Ribbed mussels, partially burrowed into the mud of a salt marsh.
Ribbed mussels, partially burrowed into the mud of a salt marsh.
Courtesy: NOAA

Ribbed Mussel (Geukensia demissa)

Color: Yellowish-brown to brownish-black on the top of the shell, with glossy underside. The body is lemon yellow.
Size: Up to 4 inches long.
Habitat: Lodged within stems and roots of smooth cordgrass in estuaries and salt marshes.
Seasonal appearance: All year.


Ribbed mussels are similar to blue mussels in shape and size but differ in appearance, color, and habitat. The shell of a ribbed mussel is shaped like a long rounded triangle with corrugated ribs along the length. Ribbed mussels are usually found partially buried in the sediment, unlike the blue mussel that attaches to a piling or dock. When buried in the sediment, two slit-like siphons with frilled edges extend from the body to the muddy surface.

Life History and Behavior

Ribbed mussels do not burrow completely into the muddy or sandy bottom but remain partially exposed. They anchor themselves with byssal threads, which are mucous strands attached from the mussel to the substrate. Gills aid the siphons in bringing in water. The gills are lined with cilia, which remove oxygen from the water, and trap plankton and organic matter. Particles of organic nutrients are processed into inorganic matter by the ribbed mussel. The inorganic material is recycled back into the mud. This concentrated inorganic material helps to enrich the surrounding mud and contributes to salt marsh growth.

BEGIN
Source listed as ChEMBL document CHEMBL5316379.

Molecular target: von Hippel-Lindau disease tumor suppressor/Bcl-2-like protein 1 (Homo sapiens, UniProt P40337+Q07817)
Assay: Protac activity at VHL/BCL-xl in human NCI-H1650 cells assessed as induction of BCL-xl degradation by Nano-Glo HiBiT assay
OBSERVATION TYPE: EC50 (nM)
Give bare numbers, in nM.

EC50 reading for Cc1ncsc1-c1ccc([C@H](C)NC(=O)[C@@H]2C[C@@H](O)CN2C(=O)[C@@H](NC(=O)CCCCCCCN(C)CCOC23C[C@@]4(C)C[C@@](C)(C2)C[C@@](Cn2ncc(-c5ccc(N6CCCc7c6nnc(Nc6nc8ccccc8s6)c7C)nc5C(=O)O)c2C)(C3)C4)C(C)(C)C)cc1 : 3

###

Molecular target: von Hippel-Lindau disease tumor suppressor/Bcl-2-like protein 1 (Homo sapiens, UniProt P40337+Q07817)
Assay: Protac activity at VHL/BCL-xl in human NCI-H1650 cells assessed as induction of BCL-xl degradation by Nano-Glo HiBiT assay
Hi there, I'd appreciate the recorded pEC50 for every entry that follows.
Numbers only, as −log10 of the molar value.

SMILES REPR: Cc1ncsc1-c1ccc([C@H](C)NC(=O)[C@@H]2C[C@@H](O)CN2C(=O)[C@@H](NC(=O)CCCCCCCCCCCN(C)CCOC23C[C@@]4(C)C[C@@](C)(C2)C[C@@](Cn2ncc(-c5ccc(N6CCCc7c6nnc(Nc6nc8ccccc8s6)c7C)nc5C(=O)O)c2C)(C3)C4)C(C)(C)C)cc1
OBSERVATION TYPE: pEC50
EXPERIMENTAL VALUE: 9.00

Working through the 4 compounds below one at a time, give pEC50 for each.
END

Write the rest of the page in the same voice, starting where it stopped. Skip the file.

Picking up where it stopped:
Burrowers, such as soft-shelled clams, must retract their siphons and close the shell tightly when the tide recedes to avoid desiccation, or drying out. Ribbed mussels, however, burrow in such a way that water is retained in the mantle when the tide recedes, an adaptation of great importance to a life in the intertidal zone. They are able to withstand periods of drought and extreme fluctuations in temperature and salinity.

Critter Fact Ribbed mussels play an important role in Rhode Island salt marshes as filter feeders, removing bacteria, heavy metals, and toxins from the water column.

Special Notes

Adapted from The Uncommon Guide to Common Life on Narragansett Bay. Save The Bay, 1998.